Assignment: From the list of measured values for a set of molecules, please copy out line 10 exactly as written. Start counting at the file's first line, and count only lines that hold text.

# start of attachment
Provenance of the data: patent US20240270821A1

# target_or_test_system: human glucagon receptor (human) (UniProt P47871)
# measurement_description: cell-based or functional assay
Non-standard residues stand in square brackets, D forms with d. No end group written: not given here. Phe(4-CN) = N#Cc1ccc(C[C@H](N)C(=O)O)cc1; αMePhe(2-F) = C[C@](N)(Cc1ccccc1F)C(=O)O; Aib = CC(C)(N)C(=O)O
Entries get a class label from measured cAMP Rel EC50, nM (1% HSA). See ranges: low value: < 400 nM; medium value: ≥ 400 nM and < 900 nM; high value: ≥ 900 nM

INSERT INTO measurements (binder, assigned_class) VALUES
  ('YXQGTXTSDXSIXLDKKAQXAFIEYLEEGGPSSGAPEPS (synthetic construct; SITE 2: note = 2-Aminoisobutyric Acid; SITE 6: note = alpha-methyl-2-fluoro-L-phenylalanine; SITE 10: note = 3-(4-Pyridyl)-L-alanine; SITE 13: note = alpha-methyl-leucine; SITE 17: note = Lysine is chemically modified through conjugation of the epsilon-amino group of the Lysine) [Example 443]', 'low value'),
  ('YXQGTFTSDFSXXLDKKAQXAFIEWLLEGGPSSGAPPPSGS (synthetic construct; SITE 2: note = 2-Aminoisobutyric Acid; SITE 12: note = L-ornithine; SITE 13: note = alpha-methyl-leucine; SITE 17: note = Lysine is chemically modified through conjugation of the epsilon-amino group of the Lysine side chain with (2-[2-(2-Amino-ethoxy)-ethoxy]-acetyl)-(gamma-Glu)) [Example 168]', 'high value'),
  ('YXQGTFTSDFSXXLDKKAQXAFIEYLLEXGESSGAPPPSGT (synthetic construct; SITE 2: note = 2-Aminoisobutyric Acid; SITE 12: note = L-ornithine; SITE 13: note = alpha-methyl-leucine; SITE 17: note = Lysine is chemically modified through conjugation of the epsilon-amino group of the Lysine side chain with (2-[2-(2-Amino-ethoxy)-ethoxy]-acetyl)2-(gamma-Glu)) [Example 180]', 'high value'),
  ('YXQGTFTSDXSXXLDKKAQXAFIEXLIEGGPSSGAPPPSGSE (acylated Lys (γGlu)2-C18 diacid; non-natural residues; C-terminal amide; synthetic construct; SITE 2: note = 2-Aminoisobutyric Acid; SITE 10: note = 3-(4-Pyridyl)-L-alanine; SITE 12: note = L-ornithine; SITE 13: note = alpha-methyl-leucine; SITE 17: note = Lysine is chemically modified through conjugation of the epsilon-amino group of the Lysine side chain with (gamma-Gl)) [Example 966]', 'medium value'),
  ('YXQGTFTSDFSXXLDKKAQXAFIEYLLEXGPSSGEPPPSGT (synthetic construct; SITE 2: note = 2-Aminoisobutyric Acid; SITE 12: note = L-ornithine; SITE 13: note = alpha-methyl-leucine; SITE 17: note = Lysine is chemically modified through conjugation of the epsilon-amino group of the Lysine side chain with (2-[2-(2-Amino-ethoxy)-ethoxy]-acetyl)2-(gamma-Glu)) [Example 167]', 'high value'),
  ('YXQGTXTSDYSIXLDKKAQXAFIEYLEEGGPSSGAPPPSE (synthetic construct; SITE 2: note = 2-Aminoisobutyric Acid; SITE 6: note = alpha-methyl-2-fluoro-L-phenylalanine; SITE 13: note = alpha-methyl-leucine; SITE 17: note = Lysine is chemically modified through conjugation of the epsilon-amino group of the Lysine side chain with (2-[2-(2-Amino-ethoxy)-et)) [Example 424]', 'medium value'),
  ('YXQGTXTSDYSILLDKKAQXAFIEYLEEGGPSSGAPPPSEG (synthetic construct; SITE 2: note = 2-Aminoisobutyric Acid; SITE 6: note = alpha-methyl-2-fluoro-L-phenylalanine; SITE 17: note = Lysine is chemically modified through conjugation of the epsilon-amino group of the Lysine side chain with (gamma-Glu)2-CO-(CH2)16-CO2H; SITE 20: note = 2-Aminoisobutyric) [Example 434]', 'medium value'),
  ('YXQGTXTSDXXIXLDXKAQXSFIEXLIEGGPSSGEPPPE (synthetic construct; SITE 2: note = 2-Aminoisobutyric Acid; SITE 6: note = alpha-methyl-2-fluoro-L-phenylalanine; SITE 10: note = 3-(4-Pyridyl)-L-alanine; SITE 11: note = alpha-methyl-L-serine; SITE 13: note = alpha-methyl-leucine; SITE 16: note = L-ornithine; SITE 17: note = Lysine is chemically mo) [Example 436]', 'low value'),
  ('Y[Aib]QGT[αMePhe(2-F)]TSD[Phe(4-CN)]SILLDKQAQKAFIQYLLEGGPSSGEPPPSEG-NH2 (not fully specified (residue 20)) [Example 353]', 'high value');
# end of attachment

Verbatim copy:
  ('YXQGTFTSDXSXXLDKKAQXAFIEXLIEGGPSSGAPPPSGSE (acylated Lys (γGlu)2-C18 diacid; non-natural residues; C-terminal amide; synthetic construct; SITE 2: note = 2-Aminoisobutyric Acid; SITE 10: note = 3-(4-Pyridyl)-L-alanine; SITE 12: note = L-ornithine; SITE 13: note = alpha-methyl-leucine; SITE 17: note = Lysine is chemically modified through conjugation of the epsilon-amino group of the Lysine side chain with (gamma-Gl)) [Example 966]', 'medium value'),